Canada bans assault-style guns after Nova Scotia rampage

Prime Minister Justin Trudeau on Friday banned 1,500 models of military-style assault weapons in Canada, nearly two weeks after the deadliest mass shooting in the country's history.

Canadians are no longer allowed to buy, sell, use, transport or import those types of weapons, Trudeau said. Owners of those guns will have a two-year amnesty period to surrender the weapons, and Parliament will pass legislation to provide them with “fair compensation,” he said.

But gun owners also will have the option to have their weapons "grandfathered" under the new requirements, senior Canadian officials said. They did not provide more details on the buyback program or on grandfathering, which they said are still being worked out.

Officials advised owners not to surrender their firearms to police stations during the Covid-19 pandemic.

Trudeau's announcement comes after nearly two dozen people were killed April 18 and 19 by a gunman in Nova Scotia, Canada's deadliest mass shooting since the 1989 murders of 14 women at the École Polytechnique in Montreal. The Nova Scotia shooter reportedly obtained some of his weapons from the U.S., which has been beset by a series of mass shootings in recent years but has yet to enact significant changes to its national gun laws.

“Their families deserve more than thoughts and prayers," Trudeau said of those affected by last month's shooting. "Canadians deserve more than thoughts and prayers.”

The Nova Scotia shooter didn't have a gun license and thus possessed all of his weapons illegally, a fact Conservative Leader Andrew Scheer seized upon in blasting Trudeau's move.

"Taking firearms away from law-abiding citizens does nothing to stop dangerous criminals who obtain their guns illegally," Scheer said in a statement. “The reality is, the vast majority of gun crimes are committed with illegally obtained firearms. Nothing the Trudeau Liberals announced today addresses this problem."

Public Safety Minister Bill Blair said two of the long guns used by the Nova Scotia gunman are included on the prohibited list.

Liberals vowed in their campaign platform to ban "all military-style assault rifles, including the AR-15," and to institute a buyback program for those weapons while avoiding a long-gun registry — a controversial policy passed under a Liberal government in 1995 that was later scrapped by former Conservative Prime Minister Stephen Harper. The ban got top billing in Trudeau's mandate letter outlining priorities for Blair, a former Toronto police chief.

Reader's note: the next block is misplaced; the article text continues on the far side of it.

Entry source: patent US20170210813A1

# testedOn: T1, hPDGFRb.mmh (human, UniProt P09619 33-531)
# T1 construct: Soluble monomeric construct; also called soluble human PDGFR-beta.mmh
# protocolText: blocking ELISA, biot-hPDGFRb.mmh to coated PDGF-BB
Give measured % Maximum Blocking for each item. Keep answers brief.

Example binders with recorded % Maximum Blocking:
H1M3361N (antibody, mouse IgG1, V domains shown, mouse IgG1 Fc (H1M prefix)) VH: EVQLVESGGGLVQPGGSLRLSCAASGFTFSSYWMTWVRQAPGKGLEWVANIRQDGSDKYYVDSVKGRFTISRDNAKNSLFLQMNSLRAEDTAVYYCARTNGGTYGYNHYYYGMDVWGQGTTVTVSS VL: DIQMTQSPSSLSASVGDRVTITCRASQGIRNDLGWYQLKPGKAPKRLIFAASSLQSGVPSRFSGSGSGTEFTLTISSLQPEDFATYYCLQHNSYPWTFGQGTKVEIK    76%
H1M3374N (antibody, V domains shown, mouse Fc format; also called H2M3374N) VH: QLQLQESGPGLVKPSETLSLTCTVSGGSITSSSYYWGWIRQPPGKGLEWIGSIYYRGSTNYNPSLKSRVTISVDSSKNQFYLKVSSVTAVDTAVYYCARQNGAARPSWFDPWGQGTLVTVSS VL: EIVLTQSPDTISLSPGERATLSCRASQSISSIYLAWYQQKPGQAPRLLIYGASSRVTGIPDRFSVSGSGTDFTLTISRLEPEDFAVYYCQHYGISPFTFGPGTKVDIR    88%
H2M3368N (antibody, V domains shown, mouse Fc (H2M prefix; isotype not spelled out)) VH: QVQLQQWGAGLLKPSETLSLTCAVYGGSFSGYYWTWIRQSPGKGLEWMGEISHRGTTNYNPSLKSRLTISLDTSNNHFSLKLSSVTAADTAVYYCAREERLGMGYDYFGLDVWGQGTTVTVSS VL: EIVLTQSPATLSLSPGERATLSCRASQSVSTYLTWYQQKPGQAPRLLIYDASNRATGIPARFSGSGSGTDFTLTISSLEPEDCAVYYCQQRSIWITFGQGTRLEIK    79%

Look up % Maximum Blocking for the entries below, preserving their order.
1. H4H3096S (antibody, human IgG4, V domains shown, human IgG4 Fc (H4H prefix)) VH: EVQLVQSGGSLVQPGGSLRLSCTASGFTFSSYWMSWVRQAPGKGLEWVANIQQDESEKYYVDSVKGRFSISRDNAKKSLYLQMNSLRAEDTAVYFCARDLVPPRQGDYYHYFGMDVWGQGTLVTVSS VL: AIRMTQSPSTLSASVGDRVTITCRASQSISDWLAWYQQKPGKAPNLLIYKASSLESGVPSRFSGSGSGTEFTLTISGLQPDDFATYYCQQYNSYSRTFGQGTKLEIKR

Blair said the forthcoming legislation will include "red flag" laws to prohibit individuals considered too dangerous to own guns from obtaining them. It will also include an "evergreen" framework for weapons classification to ensure that any new firearms only enter the market if they're not a variant of a previously prohibited model, he said.

Canadians applying for a firearms license currently must undergo background checks and provide character references. Canada classifies weapons under three categories: prohibited, restricted and non-restricted. Friday's announcement instituted new limits on any firearm that exceeds a certain threshold of power and affects weapons previously classified as restricted or non-restricted.

The firearms now prohibited were chosen based on three characteristics: semiautomatic action with a large magazine capacity, modern design and wide availability in the Canadian market. Cabinet determined that the weapons in question are not suitable for hunting or sporting activities, which a senior official said was the test for today's decision.

"Assault-style" is still undefined for purposes of describing a firearm, the official said.

While the total number of weapons and owners affected by the ban is unknown, it includes approximately 105,000 restricted firearms owned by about 72,000 people, the senior official said, since that category was previously required to be registered.

The Royal Canadian Mounted Police will reach out to the 2.1 million gun license holders in Canada, any of whom could own the affected firearms, the senior official said.